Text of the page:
Truth be told, and since I'm well-aware how close to blasphemy this might come off as, I'm choosing my words very carefully, I had more fun watching Transformers: Dark of the Moon than I did during the entirety of X-Men: First Class.

Now, don't get me wrong, I absolutely loved that film. My unabashed love and adulation for Jennifer Lawrence and Michael Fassbender notwithstanding, I considered X-Men to be a very thought-provoking, fun, character-driven drama disguised as a 60's Cold-War spy thriller for ambience (i.e. Ian Flemming on crack). It is, by all accounts and considerations, my favorite movie of the Summer, so far (still waiting if Captain America will be the one that clinches it).

Yet, as much fun as it was, Transformers had absolutely no expectations of me as an audience member, and I had none for it as well. The movie went by in a breeze and while I do attest to the length of the final act to be overblown, it didn't bother me. All I cared at that moment was that I was laughing hysterically at every turn, the action sequences were much easier to follow than in the previous two films and that Leonard Nimoy got to pander to his Trekkie audience by spouting that one classic line of his from The Wrath of Khan (if you've seen that one, you'll know it's coming here because the screenwriters telegraphed it from a mile away).

My one, true gripe is the very end of the film. If this is supposed to be the end of this trilogy (though I highly doubt we've seen the last of this highly-profitable franchise), I wished more effort was put into their send-off. Instead of a few more minutes of little character moments so the audience can wave at them as they sail off into the sunset, the film ends almost as soon as the action ends. Optimus Prime gets to speechify a little like it's become tradition for the past two films but you almost get the feeling Master Bay originally wanted to end it with a bang and had to settle for a whimper. So, might as well make it a very short whimper.

Regardless, for there to be genuine character arc resolutions, I'm assuming that, at least, the characters have to be more than plain caricatures. Unfortunately, we don't have anything resembling more than just that in this film. Fortunately, that's exactly why it works.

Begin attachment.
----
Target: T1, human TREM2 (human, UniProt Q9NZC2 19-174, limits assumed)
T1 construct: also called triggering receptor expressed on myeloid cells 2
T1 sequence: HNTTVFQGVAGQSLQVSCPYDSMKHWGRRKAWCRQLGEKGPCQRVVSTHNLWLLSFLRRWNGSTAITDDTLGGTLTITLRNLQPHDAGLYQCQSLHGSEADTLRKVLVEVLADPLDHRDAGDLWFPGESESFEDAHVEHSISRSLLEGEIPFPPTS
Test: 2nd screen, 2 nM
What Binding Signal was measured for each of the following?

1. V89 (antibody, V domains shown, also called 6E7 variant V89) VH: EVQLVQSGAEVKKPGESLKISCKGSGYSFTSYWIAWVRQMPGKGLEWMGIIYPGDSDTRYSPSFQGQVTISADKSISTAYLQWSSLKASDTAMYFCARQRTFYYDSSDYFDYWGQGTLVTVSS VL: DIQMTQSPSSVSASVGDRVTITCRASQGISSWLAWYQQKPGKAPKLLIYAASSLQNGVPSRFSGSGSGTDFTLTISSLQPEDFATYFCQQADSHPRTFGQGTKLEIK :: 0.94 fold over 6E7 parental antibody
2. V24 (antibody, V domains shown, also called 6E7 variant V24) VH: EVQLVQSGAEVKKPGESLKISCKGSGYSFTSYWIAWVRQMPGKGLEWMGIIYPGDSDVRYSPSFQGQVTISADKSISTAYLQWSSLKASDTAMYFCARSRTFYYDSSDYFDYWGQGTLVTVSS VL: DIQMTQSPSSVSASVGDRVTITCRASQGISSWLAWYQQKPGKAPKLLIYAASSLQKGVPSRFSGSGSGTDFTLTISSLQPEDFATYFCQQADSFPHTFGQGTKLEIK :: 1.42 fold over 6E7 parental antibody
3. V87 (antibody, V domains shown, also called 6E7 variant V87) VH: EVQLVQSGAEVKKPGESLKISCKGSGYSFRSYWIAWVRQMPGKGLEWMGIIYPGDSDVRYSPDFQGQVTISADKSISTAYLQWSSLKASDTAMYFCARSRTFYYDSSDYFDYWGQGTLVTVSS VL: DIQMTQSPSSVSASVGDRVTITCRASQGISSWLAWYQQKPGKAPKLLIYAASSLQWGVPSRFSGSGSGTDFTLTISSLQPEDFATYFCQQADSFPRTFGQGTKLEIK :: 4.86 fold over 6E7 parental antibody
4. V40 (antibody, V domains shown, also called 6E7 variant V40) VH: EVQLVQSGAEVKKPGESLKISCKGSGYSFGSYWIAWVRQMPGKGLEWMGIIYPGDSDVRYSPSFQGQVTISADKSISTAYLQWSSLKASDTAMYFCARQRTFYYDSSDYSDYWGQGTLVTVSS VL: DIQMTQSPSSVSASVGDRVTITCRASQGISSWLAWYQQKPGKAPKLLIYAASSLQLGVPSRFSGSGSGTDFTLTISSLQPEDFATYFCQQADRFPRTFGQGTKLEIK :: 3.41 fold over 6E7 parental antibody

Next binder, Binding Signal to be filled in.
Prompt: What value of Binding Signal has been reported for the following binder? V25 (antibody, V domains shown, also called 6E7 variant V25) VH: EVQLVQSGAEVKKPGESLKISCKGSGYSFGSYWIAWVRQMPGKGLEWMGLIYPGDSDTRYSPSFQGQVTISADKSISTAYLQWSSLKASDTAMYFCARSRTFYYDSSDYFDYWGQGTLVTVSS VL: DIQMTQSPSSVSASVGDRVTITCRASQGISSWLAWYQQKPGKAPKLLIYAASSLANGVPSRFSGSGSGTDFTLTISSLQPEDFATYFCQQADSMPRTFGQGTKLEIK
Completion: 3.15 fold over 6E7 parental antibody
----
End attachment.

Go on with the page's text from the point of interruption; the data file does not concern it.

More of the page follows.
Transformers: Dark of the Moon is the very best-looking and loudest B-Movie you're likely to find anywhere on the market. The film looks fantastic, but it's dumber than every single plot of CSI: Miami put together. And I respect Bay for not even bothering to pretend to do otherwise.

I'd never buy it, and I'm sure I'm unlikely to watch it again, but I do recommend it. It's two-and-a-half solid hours of dumb fun. Leave your intellect at the door and enjoy the ride.

If you take a piece of shit, and make it large scale, it's just a large piece of shit: The Transformers 3 Review

I'm going to warn you, this review might contain more than my usual amount of profanity. You see, some people seem to enjoy saying "I told you so." But me, I'm the total opposite. It pisses me off when people don't listen to reason, and the fact that I warned them just irritates me, because I was right the whole time.

That said... I fucking told you so!

Before I even begin, I need to point out that I found the first Transformers movie watchable. I mean, it was way overhyped, but even if it lacked character development at least the story was bearable the ending felt true to what I grew up watching.

Now (and this might sting a bit), the second movie is without a doubt in my top five pieces of shit I actually paid to see. First of all, it suffers from the worst case of what I like to call "Jar Jar Binks Syndrome" I've ever seen. There are almost as many comic relief characters in the movie than there are regular characters. And I'm not even going to go into robots with balls.

I'm saying next to nothing with this statement, but Transformers: Dark Of The Moon is a better movie than Transformers: Revenge Of The Fallen, if only because of the fewer Jar Jars, the slightly improved story and the better villain. But right there is probably my main problem with the two sequels; Megatron is and will forever be the main villain in Transformers, but in these two sequels he becomes nothing but a side character who enables the arrival of some "bigger threat" to the Autobots. He can't just be a side character, Megatron is supposed to at least be on equal footing as Optimus, he can't just get his ass handed to him every movie.

But not only is Megatron downgraded to a side character, but we get stuck with a whole bunch of generic gray and silver robots that are never even developed as characters. That's a huge problem. Look at it this way, the Trannies, much like G.I. Joe at the same time, were team based cartoons. We had the Autobots and the Decepticons, just like we had the Joes and Cobra. In both cases each member of each team was a genuine character, not just an extra standing around waiting to get killed off, and that's why it meant so much when one of them actually got killed off. You would never see Corporal John Smith fighting next to Duke and Snake Eyes, because he doesn't belong there. I'm just saying, if they spent more time elaborating other robot characters instead of focusing on Shia LePoop's relationship problems, his parents, his job hunt, his crappy car, and his gripes with the government we might actually care when a robot gets shot like we did with the cartoon.